Archive for the ‘Awesome Shooting Locations’ Category
I had planned to post a larger travelogue later this summer, but amidst the recent attention surrounding the sport killing of some of our world’s most cherished creatures, as well as the news that we’re now down to 4 northern white rhinos in existence, I’m bumping up the wildlife gallery from our most recent company trip to Kenya.
I always say, if you can take one trip in your life, it should be to East Africa. Make it your study abroad, your honeymoon, or your retirement gift to yourself. Nowhere in the world have I met friendlier people and seen more natural beauty—or happier animals. And I don’t mean happy in the way your dog pretends to be when he’s manipulating you for a treat. I’m talking about wild animals—that most of us only see caged in a zoo—living in their natural habitats, loving, playing and relaxing, raised and surrounded by their families. It’s one of the few things I’ve seen in life that I would call perfect.
My hope is that these images will serve as a reminder of how beautiful and precious wildlife on our planet is, as we are nearing a critical turning point that may result in the extinction of several species within our lifetime.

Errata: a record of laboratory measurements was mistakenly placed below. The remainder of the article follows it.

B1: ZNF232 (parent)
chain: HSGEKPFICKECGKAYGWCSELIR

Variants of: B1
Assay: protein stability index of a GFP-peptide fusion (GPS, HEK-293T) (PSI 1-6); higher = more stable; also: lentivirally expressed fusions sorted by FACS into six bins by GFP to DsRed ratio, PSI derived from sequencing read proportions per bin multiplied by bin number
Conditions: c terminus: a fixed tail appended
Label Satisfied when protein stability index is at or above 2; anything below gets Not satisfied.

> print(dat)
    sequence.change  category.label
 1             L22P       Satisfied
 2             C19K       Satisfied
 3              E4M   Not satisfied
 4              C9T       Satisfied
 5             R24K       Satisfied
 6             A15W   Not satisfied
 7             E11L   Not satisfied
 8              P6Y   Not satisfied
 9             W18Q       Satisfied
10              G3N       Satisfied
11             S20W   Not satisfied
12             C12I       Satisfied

My thanks to our amazing safari guide, Ali Khan of Vumbi Jeep Safaris, who I am proud to call a friend. There is no better guide for seeing the wildlife of Kenya, and you are in for the adventure of a lifetime.
For a deeper look, see our previous Kenya travelogues here.
Photos by Nick Saglimbeni and Joyce Park
Large images above and below: Descriptions in captions
Thumb Gallery: Click to enlarge, descriptions on full-size
This is an excerpt from a recent interview I did with Rebecca Britt for Fstoppers. Read the full interview here.
Fstoppers/Rebecca Britt: I’m always fascinated when a photographer uses their talents for a greater cause than themselves. SlickforceGirl is a commercial and creative pinup brand that helps raise awareness for women’s causes and breast cancer. I recently had the opportunity to review creator Nick Saglimbeni’s Mastering Lighting series, and I wanted to sit with Nick to discuss his SlickforceGirl campaign and how he uses the techniques taught in Mastering Lighting within the campaign.
FS: I’ve been a fan of your SlickforceGirl brand for a couple of years now. Can you explain to our readers what started the idea of a SlickforceGirl?